It’s Friday, and that means you’ll soon get some sleep, wake up refreshed, pour a cup of Joe, and finally read Paul Ford’s 38,000-word article about coding from 2015. But wait, Facebook just stepped in and dropped its new data policy. And now that it’s a full 1,500 words longer, you’re going to want to set aside a little time.
As you’ve probably heard, Facebook is doing a lot of shuffling around in order to give you the impression that it’s cleaning up its act, being more transparent, giving users more control, and generally not being a data privacy nightmare. It’s also doing its best to exhaust you with announcements that no one has the time to scrutinize. The leap from an almost 2,700-word data policy to a “friendlier” nearly 4,200-word policy will surely help with that latter goal.
One area of criticism that Facebook and many others are facing at the moment is that their terms of service and policies are too difficult to understand. With Friday’s release of a longer data policy, Facebook is going a little deeper in its explanations and using clearer language. In the old policy, you’ll find the phrase “for example” used 13 times, this time around, you get 19 examples.
One could argue that Facebook could simplify this whole thing and make their data policy something along the lines of “You own all data that is associated with you, and you can see everything we know about you right here. Let us know if you want us to scrub it.” But that wouldn’t cover the wide net of cookies, partners, outside data purchased about you, inferences made by Facebook’s system, the facial recognition exemptions, or the million other data points the social media company wants to obscure.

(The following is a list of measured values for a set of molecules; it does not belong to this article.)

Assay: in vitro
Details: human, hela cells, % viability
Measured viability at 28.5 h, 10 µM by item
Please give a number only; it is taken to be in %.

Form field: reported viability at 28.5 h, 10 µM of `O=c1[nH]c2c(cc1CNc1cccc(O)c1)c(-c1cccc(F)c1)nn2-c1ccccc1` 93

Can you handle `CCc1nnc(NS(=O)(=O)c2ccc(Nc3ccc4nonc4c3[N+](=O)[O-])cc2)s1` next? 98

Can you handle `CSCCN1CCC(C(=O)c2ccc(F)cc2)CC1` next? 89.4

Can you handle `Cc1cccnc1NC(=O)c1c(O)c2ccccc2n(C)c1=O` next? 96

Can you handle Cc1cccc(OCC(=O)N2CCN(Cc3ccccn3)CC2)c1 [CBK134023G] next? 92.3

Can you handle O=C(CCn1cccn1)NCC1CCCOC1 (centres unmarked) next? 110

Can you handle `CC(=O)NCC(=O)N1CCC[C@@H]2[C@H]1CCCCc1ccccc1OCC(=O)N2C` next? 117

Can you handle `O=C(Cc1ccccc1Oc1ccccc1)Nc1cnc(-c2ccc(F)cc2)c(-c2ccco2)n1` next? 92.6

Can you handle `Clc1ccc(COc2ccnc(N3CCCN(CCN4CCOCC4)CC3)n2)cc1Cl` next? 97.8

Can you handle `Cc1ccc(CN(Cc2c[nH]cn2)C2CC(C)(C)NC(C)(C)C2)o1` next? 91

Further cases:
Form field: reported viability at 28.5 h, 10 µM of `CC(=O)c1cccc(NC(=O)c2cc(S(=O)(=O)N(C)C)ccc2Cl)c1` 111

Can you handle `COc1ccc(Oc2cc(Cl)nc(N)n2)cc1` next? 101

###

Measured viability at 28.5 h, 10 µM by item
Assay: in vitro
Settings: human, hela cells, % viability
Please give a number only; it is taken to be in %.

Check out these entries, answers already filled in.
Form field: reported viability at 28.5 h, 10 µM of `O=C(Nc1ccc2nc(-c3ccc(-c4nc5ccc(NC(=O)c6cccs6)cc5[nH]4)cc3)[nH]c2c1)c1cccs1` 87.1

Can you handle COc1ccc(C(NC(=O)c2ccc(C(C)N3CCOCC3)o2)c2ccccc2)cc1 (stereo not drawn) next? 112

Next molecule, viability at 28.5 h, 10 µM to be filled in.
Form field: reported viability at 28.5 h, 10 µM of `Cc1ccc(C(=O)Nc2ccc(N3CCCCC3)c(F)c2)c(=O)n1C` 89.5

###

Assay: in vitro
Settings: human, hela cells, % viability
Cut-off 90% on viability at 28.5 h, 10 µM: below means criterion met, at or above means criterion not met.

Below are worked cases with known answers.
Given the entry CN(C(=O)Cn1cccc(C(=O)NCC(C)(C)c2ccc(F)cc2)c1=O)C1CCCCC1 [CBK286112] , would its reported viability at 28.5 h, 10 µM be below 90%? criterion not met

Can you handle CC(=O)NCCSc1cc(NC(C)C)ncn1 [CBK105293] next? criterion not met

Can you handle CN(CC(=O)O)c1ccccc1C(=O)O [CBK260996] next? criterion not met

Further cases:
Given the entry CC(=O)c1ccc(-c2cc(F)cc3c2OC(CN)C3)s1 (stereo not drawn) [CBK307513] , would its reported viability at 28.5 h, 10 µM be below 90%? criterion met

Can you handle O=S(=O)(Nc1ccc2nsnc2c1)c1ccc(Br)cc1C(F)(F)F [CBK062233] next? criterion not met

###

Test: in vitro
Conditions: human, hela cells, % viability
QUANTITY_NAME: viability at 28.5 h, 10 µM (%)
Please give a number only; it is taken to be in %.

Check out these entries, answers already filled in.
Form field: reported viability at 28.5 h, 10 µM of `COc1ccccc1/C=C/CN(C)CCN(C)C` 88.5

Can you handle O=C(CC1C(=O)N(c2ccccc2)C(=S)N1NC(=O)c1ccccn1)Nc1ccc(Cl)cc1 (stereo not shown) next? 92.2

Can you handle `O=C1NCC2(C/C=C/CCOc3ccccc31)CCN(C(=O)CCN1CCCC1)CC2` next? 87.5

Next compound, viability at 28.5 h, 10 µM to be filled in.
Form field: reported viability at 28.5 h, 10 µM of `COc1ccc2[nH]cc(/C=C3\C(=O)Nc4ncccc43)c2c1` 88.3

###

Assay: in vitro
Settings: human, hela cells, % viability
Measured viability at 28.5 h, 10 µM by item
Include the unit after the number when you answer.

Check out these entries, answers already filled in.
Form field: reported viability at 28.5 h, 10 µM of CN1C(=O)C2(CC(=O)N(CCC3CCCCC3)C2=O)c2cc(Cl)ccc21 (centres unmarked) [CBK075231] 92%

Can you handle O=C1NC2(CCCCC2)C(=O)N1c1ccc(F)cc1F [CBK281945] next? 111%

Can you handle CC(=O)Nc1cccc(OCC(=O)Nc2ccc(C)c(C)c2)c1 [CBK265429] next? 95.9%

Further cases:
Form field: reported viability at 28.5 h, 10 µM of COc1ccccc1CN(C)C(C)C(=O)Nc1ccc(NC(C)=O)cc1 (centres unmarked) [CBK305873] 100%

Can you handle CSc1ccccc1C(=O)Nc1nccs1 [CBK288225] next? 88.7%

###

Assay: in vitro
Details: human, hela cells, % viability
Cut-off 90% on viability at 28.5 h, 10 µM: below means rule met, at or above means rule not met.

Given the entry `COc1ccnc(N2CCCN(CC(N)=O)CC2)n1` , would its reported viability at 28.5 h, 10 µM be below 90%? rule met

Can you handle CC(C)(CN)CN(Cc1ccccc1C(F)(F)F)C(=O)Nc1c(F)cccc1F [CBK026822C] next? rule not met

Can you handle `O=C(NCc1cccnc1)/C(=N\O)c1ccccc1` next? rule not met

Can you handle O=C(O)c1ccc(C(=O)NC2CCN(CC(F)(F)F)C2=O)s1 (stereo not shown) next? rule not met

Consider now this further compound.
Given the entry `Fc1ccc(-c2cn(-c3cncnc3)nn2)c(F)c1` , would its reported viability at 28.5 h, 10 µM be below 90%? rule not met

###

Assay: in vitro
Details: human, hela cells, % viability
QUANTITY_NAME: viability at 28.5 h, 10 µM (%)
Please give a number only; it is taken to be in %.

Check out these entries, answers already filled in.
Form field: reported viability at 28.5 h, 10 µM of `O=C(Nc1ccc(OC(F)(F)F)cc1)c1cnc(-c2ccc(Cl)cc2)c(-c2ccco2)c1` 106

So, is the policy clearer now? Well, the reviews are pretty good. The Wall Street Journal says, “Much improved, the new policy actually makes for a read that is finally consumable.” Bustle raves that “this updated version does, as Facebook promised, explicitly lay out some of the concerns users have been expressing.” We’ll say that this all whet our appetite for a real deep dive over the weekend.
- “We collect the content, communications and other information you provide when you use our Products...”
- “We collect information about the people, Pages, accounts, hashtags and groups you are connected to and how you interact with them across our Products...”
- “We also collect contact information...”
- “We collect information about how you use our Products...”
- “We also receive and analyze content, communications and information that other people provide when they use our Products. This can include information about you...”
- “...we collect information from and about the computers, phones, connected TVs and other web-connected devices you use that integrate with our Products, and we combine this information across different devices you use.”
- “...partners provide information about your activities off Facebook—including information about your device, websites you visit, purchases you make, the ads you see, and how you use their services—whether or not you have a Facebook account or are logged into Facebook.”
- “Partners receive your data when you visit or use their services or through third parties they work with.”
- “You should consider who you choose to share with, because people who can see your activity on our Products can choose to share it with others on and off our Products...”
- “When you choose to use third-party apps, websites, or other services that use, or are integrated with, our Products, they can receive information about what you post or share.”